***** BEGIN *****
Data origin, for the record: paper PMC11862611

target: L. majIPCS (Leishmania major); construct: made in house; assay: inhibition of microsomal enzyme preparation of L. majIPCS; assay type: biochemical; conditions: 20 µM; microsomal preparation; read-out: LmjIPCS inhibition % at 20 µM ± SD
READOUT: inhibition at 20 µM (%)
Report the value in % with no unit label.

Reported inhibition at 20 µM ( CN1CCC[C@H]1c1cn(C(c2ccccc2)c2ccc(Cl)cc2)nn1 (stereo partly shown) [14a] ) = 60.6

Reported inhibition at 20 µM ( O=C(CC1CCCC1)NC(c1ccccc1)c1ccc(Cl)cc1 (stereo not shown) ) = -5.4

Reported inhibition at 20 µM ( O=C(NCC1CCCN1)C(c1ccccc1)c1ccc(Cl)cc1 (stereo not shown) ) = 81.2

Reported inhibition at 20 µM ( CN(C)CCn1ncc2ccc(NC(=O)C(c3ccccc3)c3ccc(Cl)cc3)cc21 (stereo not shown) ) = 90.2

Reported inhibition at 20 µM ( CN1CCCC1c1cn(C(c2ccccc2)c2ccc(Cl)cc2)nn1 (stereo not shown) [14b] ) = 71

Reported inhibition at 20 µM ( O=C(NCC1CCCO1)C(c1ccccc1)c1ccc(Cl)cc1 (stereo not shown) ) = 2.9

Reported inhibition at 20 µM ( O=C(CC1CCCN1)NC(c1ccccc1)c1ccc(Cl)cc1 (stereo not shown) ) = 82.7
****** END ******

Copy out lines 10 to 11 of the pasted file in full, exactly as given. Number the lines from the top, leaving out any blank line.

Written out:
Reported inhibition at 20 µM ( O=C(NCC1CCCO1)C(c1ccccc1)c1ccc(Cl)cc1 (stereo not shown) ) = 2.9

Reported inhibition at 20 µM ( O=C(CC1CCCN1)NC(c1ccccc1)c1ccc(Cl)cc1 (stereo not shown) ) = 82.7